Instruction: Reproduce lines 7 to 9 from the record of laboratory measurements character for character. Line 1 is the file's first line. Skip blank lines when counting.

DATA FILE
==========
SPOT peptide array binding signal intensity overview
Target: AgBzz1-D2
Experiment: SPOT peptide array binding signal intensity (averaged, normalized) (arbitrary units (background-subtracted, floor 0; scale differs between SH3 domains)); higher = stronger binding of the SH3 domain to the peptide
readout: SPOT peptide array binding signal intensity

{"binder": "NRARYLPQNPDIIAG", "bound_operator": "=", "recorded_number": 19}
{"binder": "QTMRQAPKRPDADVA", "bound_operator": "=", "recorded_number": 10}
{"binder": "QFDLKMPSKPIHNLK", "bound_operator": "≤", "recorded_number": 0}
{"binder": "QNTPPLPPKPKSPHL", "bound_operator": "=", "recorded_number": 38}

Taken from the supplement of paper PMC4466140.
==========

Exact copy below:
{"binder": "QFDLKMPSKPIHNLK", "bound_operator": "≤", "recorded_number": 0}
{"binder": "QNTPPLPPKPKSPHL", "bound_operator": "=", "recorded_number": 38}

Taken from the supplement of paper PMC4466140.